11. I’ve frozen cheese because I had got loads back from Moscow once, & yes it got crumbly & lost its texture. Wish I’d known better then…these do look great! I will never freeze cheddar again, but will certainly make these! Have a great 2009! Cheers!!

  12. These look very good I think I am going to try them this weekend.

    When you freeze this dough. What do you do to prepare it for baking?

  13. The crackers look perfectly delicious. I’ve been thinking about making a savory cracker lately. I love dijon and mustard seed. Lovely photos!

  14. forget wheat thins–after all, they don’t contain mustard, the greatest, most versatile condiment of all time. these are fabulous.

  15. Rosa, thank you!

    Ana, thank you! Kisses to you, too :)

    Rita, as butter-rich cookies, these are crisp and tender. The mustard seeds add crunch.

    Aran, thank you very much!

    HoneyB, thank you! You are very wise. Now I’ve smarten up, too :)

    Y, I expected some perplexity here :) Why the heck is she buying more cheese than she needs? Well, we go to US once a month (we live close to the border) to buy our organic dairy in a natural grocer store (it is better there). The cheese doesn’t last for a month in a fridge, so, I thought the freezing might be a good idea to store it.

    Christy, thank you! Your new year resolutions sound like a lot of fun… compared to mine :)

    Linda, thank you! That’s true, they were good. I thought about quiches and pizzas for a moment. But I needed to utilize the whole pound of cheese at once.

    Kate, thank you! Same here, I don’t like to waste food. I hope you are feeling better. I will certainly visit your blog.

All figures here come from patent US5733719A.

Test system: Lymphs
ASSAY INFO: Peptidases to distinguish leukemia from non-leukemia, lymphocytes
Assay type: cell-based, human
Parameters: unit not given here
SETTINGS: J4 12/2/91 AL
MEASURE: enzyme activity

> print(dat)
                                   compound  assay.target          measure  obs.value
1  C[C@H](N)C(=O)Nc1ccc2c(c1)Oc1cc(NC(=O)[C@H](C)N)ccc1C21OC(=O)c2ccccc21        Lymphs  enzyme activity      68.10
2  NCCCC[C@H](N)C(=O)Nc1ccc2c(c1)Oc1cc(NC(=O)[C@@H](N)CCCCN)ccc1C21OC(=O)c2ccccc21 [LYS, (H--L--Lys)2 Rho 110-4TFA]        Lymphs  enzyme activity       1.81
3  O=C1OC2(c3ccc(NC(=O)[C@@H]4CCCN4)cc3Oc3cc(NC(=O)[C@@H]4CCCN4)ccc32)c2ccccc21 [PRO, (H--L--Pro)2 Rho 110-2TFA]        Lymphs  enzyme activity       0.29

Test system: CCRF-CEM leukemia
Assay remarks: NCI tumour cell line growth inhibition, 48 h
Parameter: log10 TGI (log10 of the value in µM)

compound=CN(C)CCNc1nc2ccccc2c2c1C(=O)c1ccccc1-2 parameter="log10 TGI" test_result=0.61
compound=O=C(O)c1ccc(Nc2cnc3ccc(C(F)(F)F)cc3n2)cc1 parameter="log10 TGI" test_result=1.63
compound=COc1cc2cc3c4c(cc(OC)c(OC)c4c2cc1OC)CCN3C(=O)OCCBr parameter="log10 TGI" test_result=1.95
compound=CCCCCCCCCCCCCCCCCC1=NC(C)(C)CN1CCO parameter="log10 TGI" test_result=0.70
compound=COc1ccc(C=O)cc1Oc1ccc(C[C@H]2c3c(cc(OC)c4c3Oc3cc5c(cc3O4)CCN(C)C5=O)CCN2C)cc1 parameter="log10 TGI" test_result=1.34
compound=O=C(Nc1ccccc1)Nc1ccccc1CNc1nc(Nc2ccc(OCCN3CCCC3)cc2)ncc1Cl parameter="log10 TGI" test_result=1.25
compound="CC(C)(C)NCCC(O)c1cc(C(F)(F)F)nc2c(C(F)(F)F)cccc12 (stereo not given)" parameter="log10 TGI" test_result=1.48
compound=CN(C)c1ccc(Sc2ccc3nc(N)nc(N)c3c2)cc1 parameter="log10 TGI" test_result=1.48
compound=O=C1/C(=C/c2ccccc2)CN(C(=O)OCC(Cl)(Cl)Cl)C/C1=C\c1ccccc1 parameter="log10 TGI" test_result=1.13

Camille, thank you! You’ve just described one of my favorite snacks :)

    Deeba, thank you! They also taste quite good:) I’ll be glad if you make them. Happy New Year to you, too!

    Ramona, thank you! You’ve got two options here. You can either defrost the logs in the refrigerator overnight, or you can just slice the frozen ones and bake right away, just add about a minute to the baking time.

    Lisa, thank you!

    Grace, thank you! You are so right about mustard; can’t live without it.

  16. yep..I made the mistake about freezing cheese before! BIG MISTAKE!
    Love your crackers!

  17. These sound incredible. Mustard Cheddar crackers sounds so good, this is my boyfriend’s favorite flavor combination. Can’t wait to try. And props to you for salvaging your frozen cheese.

  18. These look just delicious. I am a big cheddar mustard fan. Never thought of doing my own crackers though!

  19. Those crackers look amazing! Great save on the cheese!

  20. Vera, these are so beautiful and perfectly shaped!
    I also freeze cheese for further use, but I usually grate it before that. Never noticed a change in it, but that’s probably because I always end up using it in baking :)

  21. These look really good, Vera. I’m always looking for another good cracker to make.

  22. Leslie, Abby, Gretchen, CookiePie, Miri, Eileen, thank you very much for your lovely comments!

  23. I hadn’t seen these in Gourmet, I really like the idea of these savory crackers/snacks. I really need to keep these in mind, I miss having crackers! The gluten-free ones just aren’t the same :).

  24. Sophie, any allergy sucks :( I’m speaking from experience… I hope you will find some substitute, so, you could enjoy crackers again.

  25. I never thought about adding mustard into a cracker. Interesting.

  26. Those crackers look very good, Vera. Now I know what to do with my cheese.
    Yes, I also froze some Cheddar cheese and it s crumbly and not very nice. :(

  27. I just made these and boy are they delicious. My only misgiving is that the recipe is a bit too big for my food processor, so the butter never got incorporated very well and my dough was quite streaky, and the resulting crackers fell apart pretty quickly. Fortunately i ate most of them before they broke, so it wasn’t a problem. would using the whole egg help keep them together better?

  28. Zenia, I’m glad you liked them :) The whole egg certainly can help to hold the dough together, but since your food processor is not large enough, I would rather made half of the recipe but still used 1 egg yolk. The yolks make the crackers so nicely tender; I prefer them over the whole eggs.